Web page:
Airbus measures up with DEA coordinate metrology

Airbus - North Wales.

Airbus Brougthon DEA

The Airbus factory in Broughton, North Wales, recently ordered a large gantry type coordinate measuring machine from DEA. The machine will provide advanced dimensional inspection capabilities that will help keep pace with the production of wing spars for the current fleet of Airbus aircraft and components for the new A380, a 555 seater aircraft for the 21st Century.

The new DEA Coordinate Measuring Machine (CMM), the DELTA AB, was especially conceived to inspect large aerospace tooling, components and assemblies in an open shop environment without sacrificing accuracy. Its innovative, modular mechanical configuration, combines aspects from both gantry and bridge design features in a structure optimised to the specific application. The DELTA AB currently has a longitudinal measuring stroke of 10.5 metres, a transverse measuring stroke of 3 metres, and a vertical stroke of 500mm. With an accuracy formula of 4 + 5L/1000 [micron], this machine is one of the most accurate and repeatable CMMs of its kind. To further increase its ability to inspect extremely long aircraft structural components, the team at Airbus is planning a future expansion of the machine’s inspection envelope by extending its longitudinal stroke to a remarkable size of 20 metres.

DELTA AB will be equipped with A.C.T.I.V. software (an advanced multi-sensor structural temperature compensation system), which cancels the effects of thermally induced distortions on both the CMM and the component being measured. A web of 20.

Airbus Brougthon DEA(2)A web of 20 thermal sensors placed at crucial areas of the machine, in addition to 10 sensors that automatically come into contact with the component, feed an advanced and complex algorithm along with a huge amount of environmental data in real time. Through these values, a combination of linear and structural thermal compensation software routines correct in real time each measured point, so that the influence of temperature is cancelled.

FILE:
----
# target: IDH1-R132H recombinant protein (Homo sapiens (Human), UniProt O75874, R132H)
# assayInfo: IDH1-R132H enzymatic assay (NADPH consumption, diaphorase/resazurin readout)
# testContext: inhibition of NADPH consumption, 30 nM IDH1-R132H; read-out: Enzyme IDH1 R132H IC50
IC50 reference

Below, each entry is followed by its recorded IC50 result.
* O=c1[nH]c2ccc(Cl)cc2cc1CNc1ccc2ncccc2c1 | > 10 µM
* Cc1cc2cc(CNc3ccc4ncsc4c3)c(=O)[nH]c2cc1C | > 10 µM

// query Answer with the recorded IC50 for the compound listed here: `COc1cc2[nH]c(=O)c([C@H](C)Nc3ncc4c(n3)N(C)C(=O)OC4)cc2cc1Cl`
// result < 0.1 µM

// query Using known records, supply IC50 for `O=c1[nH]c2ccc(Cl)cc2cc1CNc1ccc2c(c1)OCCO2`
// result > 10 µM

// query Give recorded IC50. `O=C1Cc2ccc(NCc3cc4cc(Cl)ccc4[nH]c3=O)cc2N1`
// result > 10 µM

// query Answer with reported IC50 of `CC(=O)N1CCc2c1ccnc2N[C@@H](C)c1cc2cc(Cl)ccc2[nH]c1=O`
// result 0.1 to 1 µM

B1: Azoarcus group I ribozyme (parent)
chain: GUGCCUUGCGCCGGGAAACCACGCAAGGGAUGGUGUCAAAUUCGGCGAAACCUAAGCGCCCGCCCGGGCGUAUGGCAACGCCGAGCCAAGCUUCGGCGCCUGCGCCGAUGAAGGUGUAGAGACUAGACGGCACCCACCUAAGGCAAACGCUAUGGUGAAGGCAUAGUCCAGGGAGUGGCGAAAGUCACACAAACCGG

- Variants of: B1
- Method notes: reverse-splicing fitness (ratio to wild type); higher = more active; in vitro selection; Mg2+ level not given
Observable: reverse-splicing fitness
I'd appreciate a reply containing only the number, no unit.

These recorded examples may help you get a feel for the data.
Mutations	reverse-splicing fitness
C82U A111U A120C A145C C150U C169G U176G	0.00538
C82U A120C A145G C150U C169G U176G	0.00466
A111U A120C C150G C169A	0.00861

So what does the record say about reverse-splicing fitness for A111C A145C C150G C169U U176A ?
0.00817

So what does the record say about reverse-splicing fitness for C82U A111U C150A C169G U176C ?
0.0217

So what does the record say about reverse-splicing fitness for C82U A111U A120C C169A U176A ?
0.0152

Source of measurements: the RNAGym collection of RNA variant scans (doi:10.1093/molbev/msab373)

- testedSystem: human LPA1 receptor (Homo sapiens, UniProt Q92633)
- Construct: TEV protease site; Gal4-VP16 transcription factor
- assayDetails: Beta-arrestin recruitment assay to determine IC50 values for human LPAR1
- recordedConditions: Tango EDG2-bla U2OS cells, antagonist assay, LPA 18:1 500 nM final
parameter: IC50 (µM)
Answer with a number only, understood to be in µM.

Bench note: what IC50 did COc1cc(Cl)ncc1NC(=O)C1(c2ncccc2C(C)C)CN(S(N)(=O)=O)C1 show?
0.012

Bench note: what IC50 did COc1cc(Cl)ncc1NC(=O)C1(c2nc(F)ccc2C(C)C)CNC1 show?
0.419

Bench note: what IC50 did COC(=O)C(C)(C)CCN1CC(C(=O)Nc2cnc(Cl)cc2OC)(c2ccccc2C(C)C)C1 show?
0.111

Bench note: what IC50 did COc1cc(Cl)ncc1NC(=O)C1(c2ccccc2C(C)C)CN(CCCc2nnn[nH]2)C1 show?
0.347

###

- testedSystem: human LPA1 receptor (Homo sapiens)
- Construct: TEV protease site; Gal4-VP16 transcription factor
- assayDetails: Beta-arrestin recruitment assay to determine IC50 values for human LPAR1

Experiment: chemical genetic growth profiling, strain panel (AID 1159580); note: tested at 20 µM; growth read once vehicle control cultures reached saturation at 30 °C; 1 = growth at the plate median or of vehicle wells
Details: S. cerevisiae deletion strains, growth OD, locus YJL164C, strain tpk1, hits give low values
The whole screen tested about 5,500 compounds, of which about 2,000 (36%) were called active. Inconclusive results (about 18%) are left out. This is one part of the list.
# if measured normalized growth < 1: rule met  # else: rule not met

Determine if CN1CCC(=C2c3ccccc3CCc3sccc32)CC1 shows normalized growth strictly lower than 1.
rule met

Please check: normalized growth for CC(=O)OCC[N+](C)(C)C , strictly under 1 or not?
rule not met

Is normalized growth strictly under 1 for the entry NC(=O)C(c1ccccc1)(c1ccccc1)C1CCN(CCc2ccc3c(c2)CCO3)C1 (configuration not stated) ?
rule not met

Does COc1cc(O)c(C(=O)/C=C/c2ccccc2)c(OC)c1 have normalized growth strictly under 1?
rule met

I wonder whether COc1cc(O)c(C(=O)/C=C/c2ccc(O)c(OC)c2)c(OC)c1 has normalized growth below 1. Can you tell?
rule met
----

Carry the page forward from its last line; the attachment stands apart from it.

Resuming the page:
The A.C.T. I . V. software technology complements a first class machine design and high thermal conductivity materials to ensure a fast thermal stabilisation process. As a part of the project, DEA has also taken the commitment to design and fabricate adequate CMM foundations to meet the necessary rigidity required. The open structure of the new CMM gives optimum accessibility to the working area for fast loading and unloading of parts, and allows easy integration of material handling equipment. Parts to be inspected will be moved by overhead crane into position on a floor plate.

The measuring area is fully protected by optical barriers and safety fences, which prevent the operator from accessing it whilst CMM axes are moving. The components under inspection will be located on dedicated supporting fixtures designed and supplied by DEA. These fixtures are especially conceived to support the components in their design specific position during the inspection cycle. Precise master locators and dedicated suction cups are designed to hold the spars firmly in place, in the same position they were supported during the 5-axis CNC machining process. The machine is equipped with PC-DMIS geometric measuring software, an interactive graphics package that simplifies and streamlines measuring programming for both the ordinary and the most exotic applications. PC-DMIS provides fast and precise data analysis, a fully configurable, intuitive graphic user interface, interactive report formatting and data handling, and graphic output capabilities. Exclusive CAD interface options provide a direct path from CAD data, to part programming, graphical simulations, and inspection results.

Airbus will accelerate the inspection programming task by employing an off-line programming system, capable of generating part programs in standard DMIS formats directly from CAD geometry. The ability of PC-DMIS to execute these programs, without translators, ensures high part program consistency and a superior operating efficiency. Inspection results can be uploaded to an off-line computer system by DMIS links for more detailed SPC data analysis.